Two security companies have been fined after a Leigh guard died from carbon monoxide poisoning.
Javaid Iqbal, a 29-year-old father of three, was employed by London-based KK Security Services Ltd as a security guard on a construction site.
KK Security were sub contracted by Veritas Security (Southern) Ltd, a Southampton-based company, despite it being written into the contract from the client that no sub-contracting would take place.
Liverpool Magistrates’ Court heard that during the early hours of December 6 2014, the site’s generator failed in sub-zero temperatures and in an attempt to keep warm Mr Iqbal lit some barbecue coals in a wheelbarrow which he placed in a 20ft steel container used as the site office. Mr Iqbal was found dead by police a few hours later having died from carbon monoxide poisoning.
The court also heard that Mr Iqbal had made a number of attempts to re-start the site generator and had sought assistance from both his employers but neither had provided any meaningful assistance to him.
A Health and Safety Executive investigation found that KK Securities failed to provide a management system to protect the welfare and safety of their employees, particularly lone workers.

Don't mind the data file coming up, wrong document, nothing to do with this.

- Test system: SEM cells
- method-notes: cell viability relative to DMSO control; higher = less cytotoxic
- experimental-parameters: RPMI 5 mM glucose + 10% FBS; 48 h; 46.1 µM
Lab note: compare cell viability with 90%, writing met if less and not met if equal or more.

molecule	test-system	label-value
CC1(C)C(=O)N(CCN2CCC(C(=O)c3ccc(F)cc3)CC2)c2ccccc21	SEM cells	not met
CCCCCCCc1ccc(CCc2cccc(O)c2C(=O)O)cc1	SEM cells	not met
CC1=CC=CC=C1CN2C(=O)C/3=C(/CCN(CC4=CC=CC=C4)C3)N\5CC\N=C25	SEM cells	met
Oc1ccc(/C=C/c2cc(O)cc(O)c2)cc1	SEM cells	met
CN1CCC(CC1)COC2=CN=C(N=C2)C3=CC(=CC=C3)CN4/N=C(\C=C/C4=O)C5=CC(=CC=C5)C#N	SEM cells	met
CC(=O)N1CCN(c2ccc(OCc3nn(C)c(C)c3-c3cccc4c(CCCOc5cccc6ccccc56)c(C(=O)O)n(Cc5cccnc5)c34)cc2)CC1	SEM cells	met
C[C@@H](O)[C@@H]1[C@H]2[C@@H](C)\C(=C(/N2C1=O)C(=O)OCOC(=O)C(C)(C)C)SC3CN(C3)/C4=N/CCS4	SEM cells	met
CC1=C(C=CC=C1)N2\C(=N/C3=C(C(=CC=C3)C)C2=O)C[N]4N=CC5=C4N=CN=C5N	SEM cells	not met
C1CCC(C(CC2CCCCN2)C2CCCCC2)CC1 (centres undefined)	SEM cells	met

No real provision had been made by the company for emergency support, the only option open to Mr Iqbal being to ring his employer who was hundreds of miles away and could offer no practical assistance.
The investigation also found Veritas failed to put proper arrangements in place with the site occupier for emergency situations outside office hours, such as a loss of power or heating.
HSE principal inspector Neil Jamieson said after the hearing: “Mr Iqbal should have been required to ring and speak to his company every hour or have some form of panic button.
“His calls were not being monitored. Instead of this he was simply required to text in every hour stating that all was well.
“This tragic death could have been so easily avoided had either KK Securities Limited or Veritas Security (Southern) Limited made adequate arrangement to regularly check on Mr Iqbal’s welfare during the quiet hours. Instead, it appears he was left to fend for himself.”
KK Security pleaded guilty to breaching the Health and Safety at Work etc. Act 1974 and was fined £8,000 with £4,854 costs. Veritas of Salisbury, Wiltshire, pleaded guilty to breaching section 3(1) of the Health and Safety at Work etc. Act 1974 and was fined £8,000 with £6,220 costs. Both parties were also required to pay an additional £120 victims surcharge.